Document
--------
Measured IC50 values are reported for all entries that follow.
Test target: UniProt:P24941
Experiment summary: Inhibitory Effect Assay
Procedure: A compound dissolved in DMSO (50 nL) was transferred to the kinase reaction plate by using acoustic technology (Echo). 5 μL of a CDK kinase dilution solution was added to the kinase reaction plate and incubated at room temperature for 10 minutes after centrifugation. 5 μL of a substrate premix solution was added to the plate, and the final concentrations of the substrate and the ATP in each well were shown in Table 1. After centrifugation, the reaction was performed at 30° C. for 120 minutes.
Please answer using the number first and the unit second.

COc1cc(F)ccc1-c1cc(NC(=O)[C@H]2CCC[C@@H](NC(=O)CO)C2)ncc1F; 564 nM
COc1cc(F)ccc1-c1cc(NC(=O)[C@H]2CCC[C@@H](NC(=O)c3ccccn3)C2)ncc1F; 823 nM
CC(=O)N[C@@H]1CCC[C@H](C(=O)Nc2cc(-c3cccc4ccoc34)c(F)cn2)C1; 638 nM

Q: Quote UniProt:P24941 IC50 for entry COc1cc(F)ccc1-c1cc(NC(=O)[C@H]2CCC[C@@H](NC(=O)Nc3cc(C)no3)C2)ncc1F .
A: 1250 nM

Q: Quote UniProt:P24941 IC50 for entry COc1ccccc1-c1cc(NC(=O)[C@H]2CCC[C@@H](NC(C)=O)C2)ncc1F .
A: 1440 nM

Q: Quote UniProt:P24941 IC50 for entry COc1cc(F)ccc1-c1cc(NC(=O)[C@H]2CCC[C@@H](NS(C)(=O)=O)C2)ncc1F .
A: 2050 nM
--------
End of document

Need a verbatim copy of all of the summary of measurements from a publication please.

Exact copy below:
Measured IC50 values are reported for all entries that follow.
Test target: UniProt:P24941
Experiment summary: Inhibitory Effect Assay
Procedure: A compound dissolved in DMSO (50 nL) was transferred to the kinase reaction plate by using acoustic technology (Echo). 5 μL of a CDK kinase dilution solution was added to the kinase reaction plate and incubated at room temperature for 10 minutes after centrifugation. 5 μL of a substrate premix solution was added to the plate, and the final concentrations of the substrate and the ATP in each well were shown in Table 1. After centrifugation, the reaction was performed at 30° C. for 120 minutes.
Please answer using the number first and the unit second.

COc1cc(F)ccc1-c1cc(NC(=O)[C@H]2CCC[C@@H](NC(=O)CO)C2)ncc1F; 564 nM
COc1cc(F)ccc1-c1cc(NC(=O)[C@H]2CCC[C@@H](NC(=O)c3ccccn3)C2)ncc1F; 823 nM
CC(=O)N[C@@H]1CCC[C@H](C(=O)Nc2cc(-c3cccc4ccoc34)c(F)cn2)C1; 638 nM

Q: Quote UniProt:P24941 IC50 for entry COc1cc(F)ccc1-c1cc(NC(=O)[C@H]2CCC[C@@H](NC(=O)Nc3cc(C)no3)C2)ncc1F .
A: 1250 nM

Q: Quote UniProt:P24941 IC50 for entry COc1ccccc1-c1cc(NC(=O)[C@H]2CCC[C@@H](NC(C)=O)C2)ncc1F .
A: 1440 nM

Q: Quote UniProt:P24941 IC50 for entry COc1cc(F)ccc1-c1cc(NC(=O)[C@H]2CCC[C@@H](NS(C)(=O)=O)C2)ncc1F .
A: 2050 nM